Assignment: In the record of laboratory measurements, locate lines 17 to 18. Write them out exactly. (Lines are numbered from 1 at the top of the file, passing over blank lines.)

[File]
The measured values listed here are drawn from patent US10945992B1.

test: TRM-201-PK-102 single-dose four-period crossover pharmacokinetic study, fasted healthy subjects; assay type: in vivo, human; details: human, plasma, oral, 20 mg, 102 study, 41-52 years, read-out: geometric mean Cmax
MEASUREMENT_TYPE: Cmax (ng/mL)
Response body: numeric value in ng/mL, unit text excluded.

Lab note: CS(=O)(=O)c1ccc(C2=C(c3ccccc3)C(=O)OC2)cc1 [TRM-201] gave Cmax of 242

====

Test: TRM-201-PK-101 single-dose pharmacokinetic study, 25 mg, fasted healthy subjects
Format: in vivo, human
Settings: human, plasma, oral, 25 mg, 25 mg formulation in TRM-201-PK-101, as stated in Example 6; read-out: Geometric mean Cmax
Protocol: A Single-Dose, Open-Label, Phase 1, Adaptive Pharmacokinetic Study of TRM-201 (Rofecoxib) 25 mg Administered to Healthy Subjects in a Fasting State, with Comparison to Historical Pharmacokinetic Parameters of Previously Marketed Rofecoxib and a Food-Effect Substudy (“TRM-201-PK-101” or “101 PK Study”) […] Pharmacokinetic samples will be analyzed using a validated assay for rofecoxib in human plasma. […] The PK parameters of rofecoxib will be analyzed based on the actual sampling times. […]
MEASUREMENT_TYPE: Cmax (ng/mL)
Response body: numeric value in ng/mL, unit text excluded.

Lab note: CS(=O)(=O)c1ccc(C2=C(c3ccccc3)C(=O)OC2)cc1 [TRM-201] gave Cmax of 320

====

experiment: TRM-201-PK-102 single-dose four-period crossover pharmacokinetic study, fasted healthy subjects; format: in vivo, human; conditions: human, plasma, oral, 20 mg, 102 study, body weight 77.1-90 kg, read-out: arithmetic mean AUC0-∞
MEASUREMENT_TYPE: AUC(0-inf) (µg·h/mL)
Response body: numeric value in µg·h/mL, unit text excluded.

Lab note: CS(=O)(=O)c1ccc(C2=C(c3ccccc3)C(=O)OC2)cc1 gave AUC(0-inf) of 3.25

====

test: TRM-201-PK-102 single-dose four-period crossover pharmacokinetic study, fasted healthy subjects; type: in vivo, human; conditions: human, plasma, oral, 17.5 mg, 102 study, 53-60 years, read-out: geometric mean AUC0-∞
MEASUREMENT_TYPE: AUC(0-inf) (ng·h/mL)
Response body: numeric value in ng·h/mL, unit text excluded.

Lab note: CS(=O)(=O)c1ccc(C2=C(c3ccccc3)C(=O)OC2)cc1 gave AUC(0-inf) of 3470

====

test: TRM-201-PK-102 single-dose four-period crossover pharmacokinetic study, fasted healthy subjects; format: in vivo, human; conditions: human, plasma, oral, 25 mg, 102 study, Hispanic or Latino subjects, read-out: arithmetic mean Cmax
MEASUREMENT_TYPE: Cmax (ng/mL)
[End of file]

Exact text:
Response body: numeric value in µg·h/mL, unit text excluded.

Lab note: CS(=O)(=O)c1ccc(C2=C(c3ccccc3)C(=O)OC2)cc1 gave AUC(0-inf) of 3.25